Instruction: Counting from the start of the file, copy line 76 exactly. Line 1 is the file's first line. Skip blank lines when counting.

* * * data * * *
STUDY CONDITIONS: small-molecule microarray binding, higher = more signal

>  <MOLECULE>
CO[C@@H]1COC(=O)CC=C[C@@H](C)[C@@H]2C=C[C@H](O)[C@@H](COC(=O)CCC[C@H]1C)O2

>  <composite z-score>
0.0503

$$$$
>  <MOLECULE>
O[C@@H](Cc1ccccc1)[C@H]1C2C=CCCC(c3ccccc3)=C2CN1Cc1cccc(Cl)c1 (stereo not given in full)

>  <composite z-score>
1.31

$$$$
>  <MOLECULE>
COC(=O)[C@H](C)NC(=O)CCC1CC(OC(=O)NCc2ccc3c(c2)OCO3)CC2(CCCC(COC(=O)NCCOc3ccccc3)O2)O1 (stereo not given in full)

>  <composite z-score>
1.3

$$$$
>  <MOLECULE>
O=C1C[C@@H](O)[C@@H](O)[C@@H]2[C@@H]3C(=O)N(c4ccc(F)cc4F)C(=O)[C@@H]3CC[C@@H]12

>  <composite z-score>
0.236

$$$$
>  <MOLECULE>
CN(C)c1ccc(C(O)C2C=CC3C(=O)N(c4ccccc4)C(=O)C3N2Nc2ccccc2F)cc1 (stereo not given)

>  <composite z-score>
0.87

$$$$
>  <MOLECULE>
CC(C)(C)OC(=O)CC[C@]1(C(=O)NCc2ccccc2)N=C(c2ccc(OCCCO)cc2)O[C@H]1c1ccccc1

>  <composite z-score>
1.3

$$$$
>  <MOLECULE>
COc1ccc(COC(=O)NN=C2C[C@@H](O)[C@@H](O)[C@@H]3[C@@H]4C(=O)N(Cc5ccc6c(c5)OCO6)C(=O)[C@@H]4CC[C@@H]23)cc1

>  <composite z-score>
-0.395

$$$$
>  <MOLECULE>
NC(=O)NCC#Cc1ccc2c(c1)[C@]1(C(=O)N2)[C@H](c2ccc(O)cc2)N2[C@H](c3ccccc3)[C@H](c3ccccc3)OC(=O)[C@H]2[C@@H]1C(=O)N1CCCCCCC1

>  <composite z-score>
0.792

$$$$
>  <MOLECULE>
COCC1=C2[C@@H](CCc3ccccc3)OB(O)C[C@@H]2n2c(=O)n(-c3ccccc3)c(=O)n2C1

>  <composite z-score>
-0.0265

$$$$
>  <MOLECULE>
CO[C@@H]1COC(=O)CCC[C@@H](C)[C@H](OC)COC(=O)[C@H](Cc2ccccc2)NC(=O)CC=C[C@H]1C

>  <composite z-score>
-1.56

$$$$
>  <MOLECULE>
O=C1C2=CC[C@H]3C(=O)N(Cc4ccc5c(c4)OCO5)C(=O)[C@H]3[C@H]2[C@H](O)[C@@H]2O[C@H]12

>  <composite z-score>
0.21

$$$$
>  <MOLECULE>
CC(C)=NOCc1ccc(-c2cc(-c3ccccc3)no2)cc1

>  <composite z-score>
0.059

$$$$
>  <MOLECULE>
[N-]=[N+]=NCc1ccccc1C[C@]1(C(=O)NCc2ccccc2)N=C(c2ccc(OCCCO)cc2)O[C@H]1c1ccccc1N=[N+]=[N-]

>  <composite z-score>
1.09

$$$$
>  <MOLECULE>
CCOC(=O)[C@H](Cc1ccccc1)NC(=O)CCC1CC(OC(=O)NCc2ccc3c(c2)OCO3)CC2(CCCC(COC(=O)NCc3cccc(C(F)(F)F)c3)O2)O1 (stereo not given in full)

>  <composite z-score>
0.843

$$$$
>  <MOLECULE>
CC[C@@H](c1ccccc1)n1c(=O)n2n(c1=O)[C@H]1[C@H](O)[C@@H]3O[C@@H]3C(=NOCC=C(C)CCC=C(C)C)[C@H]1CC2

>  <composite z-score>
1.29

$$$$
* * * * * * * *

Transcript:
$$$$